From there it seems like it will be an episode entirely about parenthood, and the stand-up bears this out, ending the episode with CK talking about the ambivalence that comes with being a dad. “Any parent who is honest will tell you, you live with that ambivalence. You look at the face of your beautiful, lovely child and you think two things at the exact same time: I love this kid so much that it’s changed my whole life, I love other people more because of how much I love her […} She’s completely given value to life that didn’t exist before and I regret every decision that led to her birth.” His delivery is perfect, giving just the right hint to the laugh line at the end without sacrificing the melancholy in the statement.
That opening and the closing stand-up bit alone would make this a solid entry for the groundbreaking show, but the short film that makes up the meat of the episode takes that even further. CK is visited by his older sister, who’s had herself artificially inseminated—finally, after cycling through guy after guy, she knows what she wants, and it’s not a man, it’s a child. Rusty Schwimmer plays CK’s sister believably—she looks the part, speaks in a similar cadence, and holds her own in the (occasionally-bleeped) profanity department. They have the same sorts of discussions about parenthood and children that occur in the stand-up sections, and it seems that’s the way the episode is going to go. Louie heads off to bed.
Then, his sister wakes him up screaming. She’s in pain, she fears she’s going to lose the baby, and she can’t move. She’s already lost a child before birth in the past, and it seems immediately like it’s going to happen again. Louie gets to her, to try and help her, but he can do nothing. He’s frozen by panic. He’s not cool, he’s not calm, he’s not collected, he doesn’t make a joke to calm her down like one would in a sitcom. And, because Louie is a show where the unexpected happens, it really seems like she might die.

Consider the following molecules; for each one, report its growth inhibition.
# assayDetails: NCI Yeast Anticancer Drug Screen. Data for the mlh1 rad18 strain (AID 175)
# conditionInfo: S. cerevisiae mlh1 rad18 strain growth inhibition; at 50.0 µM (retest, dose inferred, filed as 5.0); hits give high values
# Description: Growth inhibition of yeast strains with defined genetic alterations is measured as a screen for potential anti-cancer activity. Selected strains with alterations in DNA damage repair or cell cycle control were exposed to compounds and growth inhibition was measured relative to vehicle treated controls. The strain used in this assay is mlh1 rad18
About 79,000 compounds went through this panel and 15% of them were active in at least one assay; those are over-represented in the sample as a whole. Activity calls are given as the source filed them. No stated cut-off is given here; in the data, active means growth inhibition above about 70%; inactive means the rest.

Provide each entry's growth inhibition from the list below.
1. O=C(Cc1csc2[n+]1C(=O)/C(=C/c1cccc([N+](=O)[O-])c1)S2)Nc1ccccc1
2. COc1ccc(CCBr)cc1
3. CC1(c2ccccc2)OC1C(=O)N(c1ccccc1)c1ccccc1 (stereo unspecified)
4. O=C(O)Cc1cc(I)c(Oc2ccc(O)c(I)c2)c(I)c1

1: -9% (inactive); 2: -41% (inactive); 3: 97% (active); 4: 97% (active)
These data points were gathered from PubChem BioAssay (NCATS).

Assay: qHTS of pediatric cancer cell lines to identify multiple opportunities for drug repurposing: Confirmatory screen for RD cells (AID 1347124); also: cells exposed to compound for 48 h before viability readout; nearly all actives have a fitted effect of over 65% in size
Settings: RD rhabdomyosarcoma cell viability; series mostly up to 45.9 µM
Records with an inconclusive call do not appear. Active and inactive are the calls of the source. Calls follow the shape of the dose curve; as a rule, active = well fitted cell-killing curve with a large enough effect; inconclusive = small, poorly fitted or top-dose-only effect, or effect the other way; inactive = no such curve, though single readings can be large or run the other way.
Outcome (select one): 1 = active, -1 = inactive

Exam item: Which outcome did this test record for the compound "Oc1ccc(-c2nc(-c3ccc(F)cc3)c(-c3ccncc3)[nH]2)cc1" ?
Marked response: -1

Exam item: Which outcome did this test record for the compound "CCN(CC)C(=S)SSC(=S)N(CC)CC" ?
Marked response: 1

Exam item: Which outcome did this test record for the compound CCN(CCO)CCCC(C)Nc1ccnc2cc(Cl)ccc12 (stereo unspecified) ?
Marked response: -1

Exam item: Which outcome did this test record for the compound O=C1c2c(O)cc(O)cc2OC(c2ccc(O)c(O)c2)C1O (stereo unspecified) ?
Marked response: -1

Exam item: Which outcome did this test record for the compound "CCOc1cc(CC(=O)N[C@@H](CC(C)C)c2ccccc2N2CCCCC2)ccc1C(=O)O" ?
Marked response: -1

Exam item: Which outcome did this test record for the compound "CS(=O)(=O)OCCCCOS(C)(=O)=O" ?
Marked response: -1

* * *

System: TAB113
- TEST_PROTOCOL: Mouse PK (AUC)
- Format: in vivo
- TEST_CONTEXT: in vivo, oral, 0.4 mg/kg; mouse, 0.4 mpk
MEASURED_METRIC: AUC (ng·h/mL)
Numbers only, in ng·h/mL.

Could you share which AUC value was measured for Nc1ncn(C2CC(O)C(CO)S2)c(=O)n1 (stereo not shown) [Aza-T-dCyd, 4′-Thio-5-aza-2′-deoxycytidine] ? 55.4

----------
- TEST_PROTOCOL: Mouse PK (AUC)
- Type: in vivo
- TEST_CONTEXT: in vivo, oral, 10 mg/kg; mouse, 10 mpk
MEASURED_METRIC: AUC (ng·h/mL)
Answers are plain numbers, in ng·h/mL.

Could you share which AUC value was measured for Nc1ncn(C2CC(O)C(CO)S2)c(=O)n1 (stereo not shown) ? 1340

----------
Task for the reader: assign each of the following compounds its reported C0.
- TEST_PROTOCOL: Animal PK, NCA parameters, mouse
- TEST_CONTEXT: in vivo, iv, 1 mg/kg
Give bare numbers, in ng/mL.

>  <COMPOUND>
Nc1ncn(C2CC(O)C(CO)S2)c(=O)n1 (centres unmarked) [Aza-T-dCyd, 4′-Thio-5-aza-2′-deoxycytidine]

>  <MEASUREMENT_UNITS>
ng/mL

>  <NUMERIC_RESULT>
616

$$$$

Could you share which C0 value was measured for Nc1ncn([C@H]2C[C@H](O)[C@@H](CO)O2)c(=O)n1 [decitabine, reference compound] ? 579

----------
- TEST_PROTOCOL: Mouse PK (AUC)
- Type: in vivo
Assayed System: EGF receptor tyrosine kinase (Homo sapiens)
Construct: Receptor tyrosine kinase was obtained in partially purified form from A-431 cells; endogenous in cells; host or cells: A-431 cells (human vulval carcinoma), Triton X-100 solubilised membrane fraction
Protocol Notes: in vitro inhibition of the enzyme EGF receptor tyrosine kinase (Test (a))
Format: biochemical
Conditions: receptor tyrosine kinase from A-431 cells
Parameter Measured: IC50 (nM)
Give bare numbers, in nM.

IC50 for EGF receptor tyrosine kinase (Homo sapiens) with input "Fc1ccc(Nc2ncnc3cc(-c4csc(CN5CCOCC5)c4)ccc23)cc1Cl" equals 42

Luckily, CK’s neighbors hear, and quickly come to help, and the episode becomes about something else entirely. To say too much would spoil the surprise for any who would watch it, but it’s funny and it feels real and it feels sad at the same time. “Pregnant” is the perfect beginning for the second season of one of TV’s strongest young shows.
Odds & Ends: The story goes that CK was offered quite a bit of money to do a more traditional show on a broadcast network. FX countered that offer that he’d receive a lot less money but that he could do whatever he wanted with his show. It’s to CK’s credit that he took the offer for creative freedom (he’s said he makes more in a week of stand-up than a season of Louie) and to FX’s that they trust his vision. Thus far, it’s paid off very well.
The second episode of the second season airs tonight. Tune in at 10pm on FX.
Recurring Episodes will be off a week to celebrate the birth of America and the writer’s laziness and back with another exciting installment on July 14.